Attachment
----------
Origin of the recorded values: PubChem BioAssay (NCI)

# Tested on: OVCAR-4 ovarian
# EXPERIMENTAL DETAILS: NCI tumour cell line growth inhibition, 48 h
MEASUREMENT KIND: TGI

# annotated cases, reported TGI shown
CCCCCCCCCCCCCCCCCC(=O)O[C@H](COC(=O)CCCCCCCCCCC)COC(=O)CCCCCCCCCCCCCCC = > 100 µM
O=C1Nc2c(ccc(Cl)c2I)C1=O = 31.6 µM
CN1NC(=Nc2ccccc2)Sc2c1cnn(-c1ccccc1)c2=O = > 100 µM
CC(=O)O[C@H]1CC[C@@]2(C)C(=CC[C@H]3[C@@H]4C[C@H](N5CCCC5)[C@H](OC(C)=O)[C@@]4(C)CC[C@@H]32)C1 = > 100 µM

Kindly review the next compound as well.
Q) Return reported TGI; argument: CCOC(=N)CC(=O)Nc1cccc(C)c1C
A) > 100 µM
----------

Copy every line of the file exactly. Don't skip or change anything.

Origin of the recorded values: PubChem BioAssay (NCI)

# Tested on: OVCAR-4 ovarian
# EXPERIMENTAL DETAILS: NCI tumour cell line growth inhibition, 48 h
MEASUREMENT KIND: TGI

# annotated cases, reported TGI shown
CCCCCCCCCCCCCCCCCC(=O)O[C@H](COC(=O)CCCCCCCCCCC)COC(=O)CCCCCCCCCCCCCCC = > 100 µM
O=C1Nc2c(ccc(Cl)c2I)C1=O = 31.6 µM
CN1NC(=Nc2ccccc2)Sc2c1cnn(-c1ccccc1)c2=O = > 100 µM
CC(=O)O[C@H]1CC[C@@]2(C)C(=CC[C@H]3[C@@H]4C[C@H](N5CCCC5)[C@H](OC(C)=O)[C@@]4(C)CC[C@@H]32)C1 = > 100 µM

Kindly review the next compound as well.
Q) Return reported TGI; argument: CCOC(=N)CC(=O)Nc1cccc(C)c1C
A) > 100 µM